600 Capitol Way North, Olympia, WA 98501-1091
March 18, 1997
Contact: Jeff Weathersby, 360-902-2256
Washington praises Federal bull trout delay
OLYMPIA -- The Washington Department of Fish and Wildlife has praised the
U.S. Fish and Wildlife Service for its decision to consider listing under the Endangered
Species Act only bull trout in parts of Washington and for asking a federal judge for
more time before taking the action.
The U.S. Fish and Wildlife Service announced yesterday that 1994 data
indicated the listing of some Washington bull trout stocks would be warranted. But it
said it was asking a U.S. District Court in Oregon for more time to review more recent
data on the species' status. It also determined bull trout stocks in northwest Washington
did not warrant listing.
"The Department of Fish and Wildlife has spent a lot of time and resources in
recent years to determine exactly how healthy Washington's populations of bull trout
are," said Bruce Crawford, who heads the department's Fish Management Program.
"We're pleased the federal government is asking to review new data produced by
Washington before moving forward in the listing process. All of Washington would be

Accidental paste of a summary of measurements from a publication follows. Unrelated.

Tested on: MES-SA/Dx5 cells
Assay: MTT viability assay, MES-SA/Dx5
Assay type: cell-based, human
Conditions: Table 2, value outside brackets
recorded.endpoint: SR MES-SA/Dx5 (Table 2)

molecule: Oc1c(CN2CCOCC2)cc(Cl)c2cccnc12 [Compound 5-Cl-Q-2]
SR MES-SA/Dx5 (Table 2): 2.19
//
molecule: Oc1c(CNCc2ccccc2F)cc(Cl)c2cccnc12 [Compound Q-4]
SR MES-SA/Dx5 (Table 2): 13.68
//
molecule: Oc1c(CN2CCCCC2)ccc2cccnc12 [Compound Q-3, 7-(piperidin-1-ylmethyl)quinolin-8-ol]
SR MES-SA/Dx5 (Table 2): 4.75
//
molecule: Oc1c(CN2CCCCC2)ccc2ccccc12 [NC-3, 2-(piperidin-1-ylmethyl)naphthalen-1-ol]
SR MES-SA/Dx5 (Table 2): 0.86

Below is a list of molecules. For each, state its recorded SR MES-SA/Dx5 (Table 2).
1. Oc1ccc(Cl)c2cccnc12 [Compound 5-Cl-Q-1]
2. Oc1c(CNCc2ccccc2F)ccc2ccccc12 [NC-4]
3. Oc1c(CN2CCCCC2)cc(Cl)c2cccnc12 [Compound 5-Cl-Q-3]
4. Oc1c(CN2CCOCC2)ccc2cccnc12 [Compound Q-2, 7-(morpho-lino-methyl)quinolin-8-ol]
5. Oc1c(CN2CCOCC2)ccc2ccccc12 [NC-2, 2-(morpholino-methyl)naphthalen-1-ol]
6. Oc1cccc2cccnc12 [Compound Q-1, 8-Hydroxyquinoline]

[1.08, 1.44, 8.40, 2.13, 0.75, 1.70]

hurt economically by a statewide bull trout ESA listing," Crawford said. "We are pleased
that the USFWS is looking at specific populations rather than a broad brush approach
to the listing."
He noted the Department of Fish and Wildlife began taking steps to protect bull
trout stocks in the 1980s.
The federal agency is asking the court to extend the decision deadline to Aug.
WDFW research has determined there are 80 stocks of bull trout and Dolly
Varden in Washington. Bull trout and Dolly Varden are members of the char family, a
subgroup of salmon.
The USFWS determined, based on 1994 information, only bull trout in the
Columbia River region of Washington warrant ESA listing. The WDFW has determined,
in a draft stock status report that within Washington: nine of the 51 stocks in the
Columbia River region are healthy; three are in poor condition and three are in critical
condition. The status of the other 36 stocks is unknown.
Steps taken by WDFW to protect Washington bull trout include:
- Prohibiting fishing for them except in areas where stocks are healthy
- Liberalizing catch limits for non-native brook trout (brook trout compete with
- Producing a bull trout/Dolly Varden management plan
- Continuing to research the status of Washington stocks
- Working with the USFWS since 1995 to produce a memorandum of
understanding outlining steps to be taken to conserve bull trout.